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Showing posts from April, 2019

"Erroneous" Form 1099-MISC Issued to Missionaries

Question:

A missionary receives a Form 1099-MISC from a church for which he provided no direct services during the year. His mission agency issues him a Form W-2 or Form 1099-MISC for his full missions support. Is the Form 1099-MISC income reported by the church also taxable?
Answer:
It is apparent that the church in the question above distributed money to the missionary, otherwise no Form 1099-MISC would have been issued. There are three likely explanations for a situation of this nature:

The first possibility takes place when the missionary receives income from a supporting church which is remitted directly to his mission agency. The agency will then report the income to the missionary on a Form W-2 or Form 1099-MISC.

The second possibility is similar to the first, except the missionary is the one who receives the money, not the mission agency. However, the missionary does report the income to the agency which will, in turn, report the earnings to him or her on Form W-2 or Form 1099-…

Designated Gift to a Missionary

Question:

A church recently held an ordination service for one of its members who is planning to go on a foreign missions trip. During the service, a $1,000 special offering was taken. Is this offering taxable to the missionary? Is it deductible by the donors?

After the offering has been given to the missionary, a friend gives another gift to the church. This gift is designated for the missionary, but "to be used as the church sees fit if the trip is fully funded." Can the church simply give this money to the missionary? And is this also deductible by the donor?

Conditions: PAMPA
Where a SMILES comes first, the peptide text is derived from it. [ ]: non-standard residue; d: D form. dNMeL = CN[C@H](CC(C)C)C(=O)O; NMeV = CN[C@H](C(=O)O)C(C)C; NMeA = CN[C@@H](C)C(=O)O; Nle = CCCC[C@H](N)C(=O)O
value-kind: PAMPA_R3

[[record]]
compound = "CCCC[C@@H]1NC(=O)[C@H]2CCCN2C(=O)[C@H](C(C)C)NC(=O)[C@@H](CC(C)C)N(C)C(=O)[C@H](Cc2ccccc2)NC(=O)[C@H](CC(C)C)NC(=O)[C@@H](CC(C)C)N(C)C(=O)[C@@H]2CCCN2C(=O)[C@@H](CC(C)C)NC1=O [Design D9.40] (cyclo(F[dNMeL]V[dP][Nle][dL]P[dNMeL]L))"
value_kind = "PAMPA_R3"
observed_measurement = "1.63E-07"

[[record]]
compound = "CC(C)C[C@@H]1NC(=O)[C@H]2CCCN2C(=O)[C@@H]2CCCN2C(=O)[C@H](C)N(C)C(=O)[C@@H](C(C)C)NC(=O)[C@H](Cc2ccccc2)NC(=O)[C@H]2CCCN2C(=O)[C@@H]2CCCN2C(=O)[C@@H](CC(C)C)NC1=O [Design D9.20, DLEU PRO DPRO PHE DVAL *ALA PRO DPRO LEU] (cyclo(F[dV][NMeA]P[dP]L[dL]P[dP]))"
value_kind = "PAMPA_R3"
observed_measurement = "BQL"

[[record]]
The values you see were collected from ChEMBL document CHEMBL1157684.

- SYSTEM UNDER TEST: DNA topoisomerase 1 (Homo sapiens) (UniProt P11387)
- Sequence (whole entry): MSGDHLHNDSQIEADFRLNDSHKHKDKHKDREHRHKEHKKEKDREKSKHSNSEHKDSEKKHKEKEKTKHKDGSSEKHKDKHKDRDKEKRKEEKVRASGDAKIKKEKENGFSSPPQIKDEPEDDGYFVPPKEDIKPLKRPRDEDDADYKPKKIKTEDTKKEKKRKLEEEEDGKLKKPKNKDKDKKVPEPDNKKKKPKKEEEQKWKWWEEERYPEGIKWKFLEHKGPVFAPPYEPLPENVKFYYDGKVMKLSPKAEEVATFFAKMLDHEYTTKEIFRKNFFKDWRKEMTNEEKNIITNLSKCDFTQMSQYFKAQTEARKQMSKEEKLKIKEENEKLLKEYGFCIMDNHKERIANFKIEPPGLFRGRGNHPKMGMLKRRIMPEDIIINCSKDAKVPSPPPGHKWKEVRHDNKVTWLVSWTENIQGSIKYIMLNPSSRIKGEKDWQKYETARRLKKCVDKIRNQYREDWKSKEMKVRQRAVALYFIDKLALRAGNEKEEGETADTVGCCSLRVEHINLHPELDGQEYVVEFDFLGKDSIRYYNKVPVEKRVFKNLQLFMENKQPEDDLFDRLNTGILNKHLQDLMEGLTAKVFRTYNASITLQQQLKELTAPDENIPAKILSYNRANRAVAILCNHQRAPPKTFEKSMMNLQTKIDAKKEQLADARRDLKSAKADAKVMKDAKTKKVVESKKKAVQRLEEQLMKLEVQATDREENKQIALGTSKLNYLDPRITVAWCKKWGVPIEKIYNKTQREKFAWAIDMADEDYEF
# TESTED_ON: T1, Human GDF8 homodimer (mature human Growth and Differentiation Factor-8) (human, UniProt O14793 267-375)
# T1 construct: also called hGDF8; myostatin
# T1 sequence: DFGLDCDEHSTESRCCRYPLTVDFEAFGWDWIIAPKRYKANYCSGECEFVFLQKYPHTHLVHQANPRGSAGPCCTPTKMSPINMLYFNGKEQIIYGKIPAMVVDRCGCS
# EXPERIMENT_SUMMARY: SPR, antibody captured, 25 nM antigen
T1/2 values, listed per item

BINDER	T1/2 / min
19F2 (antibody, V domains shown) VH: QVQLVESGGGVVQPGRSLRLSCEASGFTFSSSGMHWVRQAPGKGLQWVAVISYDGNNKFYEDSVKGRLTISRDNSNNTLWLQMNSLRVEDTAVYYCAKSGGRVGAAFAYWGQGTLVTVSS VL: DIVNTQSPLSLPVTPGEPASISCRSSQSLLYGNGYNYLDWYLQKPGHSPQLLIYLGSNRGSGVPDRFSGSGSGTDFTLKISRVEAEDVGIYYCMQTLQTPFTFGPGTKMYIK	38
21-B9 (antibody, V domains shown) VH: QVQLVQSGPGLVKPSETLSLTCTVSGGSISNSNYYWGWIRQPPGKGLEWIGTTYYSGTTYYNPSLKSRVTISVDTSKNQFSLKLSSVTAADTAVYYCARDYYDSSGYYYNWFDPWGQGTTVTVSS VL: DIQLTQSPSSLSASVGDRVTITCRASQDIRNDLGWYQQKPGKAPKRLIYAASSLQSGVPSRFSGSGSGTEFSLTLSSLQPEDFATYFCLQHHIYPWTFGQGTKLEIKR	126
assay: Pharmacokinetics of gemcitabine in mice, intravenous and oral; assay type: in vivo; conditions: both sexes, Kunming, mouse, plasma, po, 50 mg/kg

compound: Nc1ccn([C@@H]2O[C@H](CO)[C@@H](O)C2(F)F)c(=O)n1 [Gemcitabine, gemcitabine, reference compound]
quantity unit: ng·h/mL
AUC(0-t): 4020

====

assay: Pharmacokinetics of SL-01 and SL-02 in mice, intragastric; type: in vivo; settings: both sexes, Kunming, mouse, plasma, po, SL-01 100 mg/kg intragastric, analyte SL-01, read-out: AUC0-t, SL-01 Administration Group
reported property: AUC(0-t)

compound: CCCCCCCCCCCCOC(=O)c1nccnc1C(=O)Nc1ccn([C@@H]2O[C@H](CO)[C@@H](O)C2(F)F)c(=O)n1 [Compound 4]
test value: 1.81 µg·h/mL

Answer:

In answering the first part, yes, the offering is taxable as compensation. Essentially, the church is "hiring" the missionary to help accomplish its own Great Commission mission. Because the missionary is "self-employed" for income tax purposes, the church should issue Form 1099-MISC, and the missionary should closely track and report business expenses to facilitate deductibility of those e…

Gifts in Kind to Ministries: Where are They Reported on Financial Statements?

Question:

How should a church properly report Gifts in Kind on its financial statements? Are they included on an income and expense report or only on a donor's contribution statement?

These gifts could be intangible--for example, free-rent facilities from a landlord or services from a professional--or tangible--for example, a vehicle.

Answer:

Most churches do not record these gifts in their general ledgers for inclusion on their financial statements. Only churches undergoing independent Certified Public Accountant financial audits would typically consider reporting these amounts and then only if they are material.

According to FASB No. 116 (Page 4), "contributions of services shall be recognized if the services received (a) create or enhance non-financial assets or (b) require specialized skills, are provided by individuals possessing those skills, and would typically need to be purchased if not provided by donation."

Regarding donor acknowledgement, the church should not…